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A U.S. Air Force F-16C Fighting Falcon flies over Afghanistan in 2018. The U.S. conducted airstrikes against Taliban fighters in southern Afghanistan this week after the insurgents launched multiple attacks on Afghan government forces, a U.S. military spokesman said March 17, 2021.
A U.S. Air Force F-16C Fighting Falcon flies over Afghanistan in 2018. The U.S. conducted airstrikes against Taliban fighters in southern Afghanistan this week after the insurgents launched multiple attacks on Afghan government forces, a U.S. military spokesman said March 17, 2021. (Gregory Brook/U.S. Air Force)

KABUL, Afghanistan — The U.S. has conducted airstrikes against the Taliban in southern Afghanistan in the past 48 hours following multiple attacks by the insurgents on Afghan government forces, a military spokesman said Wednesday.

The airstrikes, the latest in Kandahar province, underscore the reliance of Afghanistan’s military on U.S. airpower, even as the Biden administration mulls whether to pull all U.S. troops out of the country by May.

The strikes targeted Taliban fighters in the Zharay, Spin Boldak and Kandahar districts of the province as they were “actively attacking and maneuvering on” Afghan troops, U.S. Forces-Afghanistan spokesman Col. Sonny Leggett said on Twitter.

“The U.S. continues to defend [Afghan forces] in accordance w/ the US-TB agreement,” Leggett tweeted, referring to a deal struck between Washington and the Taliban in Doha, Qatar last year that paves the way for a complete withdrawal of foreign forces by May.

An undisclosed number of strikes were carried out, he said.

Leggett’s tweet came after the Taliban earlier Wednesday accused the U.S. of unlawfully targeting Taliban fighters in Kandahar who were not involved in the fighting.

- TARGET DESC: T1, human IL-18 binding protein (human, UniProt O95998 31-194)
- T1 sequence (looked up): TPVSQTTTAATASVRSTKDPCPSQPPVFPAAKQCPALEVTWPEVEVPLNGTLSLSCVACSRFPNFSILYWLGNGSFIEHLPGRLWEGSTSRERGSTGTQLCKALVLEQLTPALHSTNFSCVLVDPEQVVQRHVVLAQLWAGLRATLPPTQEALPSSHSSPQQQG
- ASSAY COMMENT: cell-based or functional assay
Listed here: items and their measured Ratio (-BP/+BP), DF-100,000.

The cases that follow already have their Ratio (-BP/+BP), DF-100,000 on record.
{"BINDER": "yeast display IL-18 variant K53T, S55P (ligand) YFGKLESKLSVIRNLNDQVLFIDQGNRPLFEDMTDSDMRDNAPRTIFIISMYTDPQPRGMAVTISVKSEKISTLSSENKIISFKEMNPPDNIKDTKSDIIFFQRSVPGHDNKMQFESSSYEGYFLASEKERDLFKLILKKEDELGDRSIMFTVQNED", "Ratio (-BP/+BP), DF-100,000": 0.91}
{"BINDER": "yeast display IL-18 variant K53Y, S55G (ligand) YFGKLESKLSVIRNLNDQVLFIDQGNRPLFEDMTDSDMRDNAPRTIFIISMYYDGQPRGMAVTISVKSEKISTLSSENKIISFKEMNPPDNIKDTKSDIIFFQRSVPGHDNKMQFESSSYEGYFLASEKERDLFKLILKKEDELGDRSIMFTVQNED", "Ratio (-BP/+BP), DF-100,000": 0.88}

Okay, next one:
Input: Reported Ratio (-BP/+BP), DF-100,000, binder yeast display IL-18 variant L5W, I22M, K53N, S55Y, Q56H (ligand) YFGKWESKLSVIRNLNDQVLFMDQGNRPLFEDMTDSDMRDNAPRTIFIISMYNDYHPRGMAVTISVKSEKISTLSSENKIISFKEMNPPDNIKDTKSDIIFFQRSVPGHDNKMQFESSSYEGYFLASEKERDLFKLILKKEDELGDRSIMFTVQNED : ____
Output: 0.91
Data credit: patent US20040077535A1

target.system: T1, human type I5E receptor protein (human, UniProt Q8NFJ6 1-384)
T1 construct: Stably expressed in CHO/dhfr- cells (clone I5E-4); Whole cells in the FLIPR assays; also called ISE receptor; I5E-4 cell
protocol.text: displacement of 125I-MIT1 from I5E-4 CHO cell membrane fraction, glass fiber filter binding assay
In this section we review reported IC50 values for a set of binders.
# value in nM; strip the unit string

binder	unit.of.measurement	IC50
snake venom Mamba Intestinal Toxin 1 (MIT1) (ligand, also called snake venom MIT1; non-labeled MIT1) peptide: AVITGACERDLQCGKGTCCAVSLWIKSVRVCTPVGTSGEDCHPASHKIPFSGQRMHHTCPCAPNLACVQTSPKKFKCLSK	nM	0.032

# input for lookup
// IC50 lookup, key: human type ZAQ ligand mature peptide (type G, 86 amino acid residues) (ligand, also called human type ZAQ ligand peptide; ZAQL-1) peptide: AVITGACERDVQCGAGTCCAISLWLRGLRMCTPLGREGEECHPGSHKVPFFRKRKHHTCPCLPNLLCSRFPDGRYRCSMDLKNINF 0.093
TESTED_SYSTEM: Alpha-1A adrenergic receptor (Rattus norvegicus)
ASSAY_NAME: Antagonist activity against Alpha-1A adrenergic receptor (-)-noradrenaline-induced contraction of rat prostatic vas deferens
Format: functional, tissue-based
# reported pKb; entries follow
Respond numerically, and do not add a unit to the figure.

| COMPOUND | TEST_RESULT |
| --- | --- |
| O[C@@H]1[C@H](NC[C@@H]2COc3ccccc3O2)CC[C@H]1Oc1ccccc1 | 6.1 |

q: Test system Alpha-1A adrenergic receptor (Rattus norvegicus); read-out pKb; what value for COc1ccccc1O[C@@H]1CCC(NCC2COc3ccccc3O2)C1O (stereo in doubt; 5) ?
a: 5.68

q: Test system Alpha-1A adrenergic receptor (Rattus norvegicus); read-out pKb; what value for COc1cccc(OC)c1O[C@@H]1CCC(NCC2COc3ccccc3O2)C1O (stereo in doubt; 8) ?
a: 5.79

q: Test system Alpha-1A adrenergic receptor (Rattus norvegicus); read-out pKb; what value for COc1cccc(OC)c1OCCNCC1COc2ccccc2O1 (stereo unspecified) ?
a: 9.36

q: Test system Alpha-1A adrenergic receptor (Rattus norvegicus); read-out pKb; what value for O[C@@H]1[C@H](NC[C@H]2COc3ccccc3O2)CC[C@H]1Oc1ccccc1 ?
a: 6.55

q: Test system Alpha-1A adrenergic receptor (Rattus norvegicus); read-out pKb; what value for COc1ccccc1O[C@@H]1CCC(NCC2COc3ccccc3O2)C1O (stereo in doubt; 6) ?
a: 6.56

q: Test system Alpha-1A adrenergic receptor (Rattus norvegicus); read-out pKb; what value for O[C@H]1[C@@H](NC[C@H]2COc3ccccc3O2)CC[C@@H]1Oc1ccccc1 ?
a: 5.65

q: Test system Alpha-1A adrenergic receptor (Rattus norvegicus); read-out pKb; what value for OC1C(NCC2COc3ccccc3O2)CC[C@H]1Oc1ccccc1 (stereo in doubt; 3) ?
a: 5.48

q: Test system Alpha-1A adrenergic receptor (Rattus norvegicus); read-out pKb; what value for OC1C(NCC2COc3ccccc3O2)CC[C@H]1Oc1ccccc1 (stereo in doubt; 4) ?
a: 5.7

“We strongly condemn these bombardments and crimes by the American invaders,” Taliban spokesman Qari Yousaf Ahmadi said in a statement. “This is clearly a violation of the Doha agreement.”

If the attacks continue, the Taliban will “take the same steps” in defense, Ahmadi added.

The Taliban have refrained from attacking international forces as part of last year’s deal, under which they also pledged to meet vague counterterrorism commitments. But attacks by the group on Afghans have intensified.

The deal does not explicitly bar the Taliban from attacking government forces but does include a clause that says the U.S. will defend Afghans against attacks.

The Taliban have encroached on key Afghan cities in recent months, including Kandahar, which once functioned as the capital of their heartland. Fighting throughout Kandahar province has displaced some 10,000 families, according to government data.

If President Joe Biden chooses to end the war soon, analysts and Afghan officials say some key cities like Kandahar would likely fall to the insurgents.

It will be “tough” for the U.S. to meet the May deadline, Biden said in an interview with ABC News that aired Wednesday.

However, Biden added a full drawdown shouldn’t take much longer to complete.

“That was not a very solidly negotiated deal that the president, the former president worked out,” Biden said. “We’re in consultation with our allies as well as the government, and that decision is in process now.”

There are officially 2,500 American troops in Afghanistan after former President Donald Trump made steady reductions throughout last year, which started with roughly 13,000 American service members in the country. Trump campaigned on ending the war.

A New York Times report this week said the actual number of American troops in Afghanistan is closer to 3,500, citing tallying discrepancies disclosed by unnamed sources.

The U.S. military in Afghanistan conducts a counterterrorism mission and a separate mission that trains Afghan forces. The latter is supported by roughly 7,000 NATO and coalition troops.

Zubair Babakarkhail contributed to this report. wellman.phillip@stripes.com Twitter: @pwwellman

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Phillip is a reporter and photographer for Stars and Stripes, based in Kaiserslautern, Germany. From 2016 to 2021, he covered the war in Afghanistan from Stripes’ Kabul bureau. He is a graduate of the London School of Economics.
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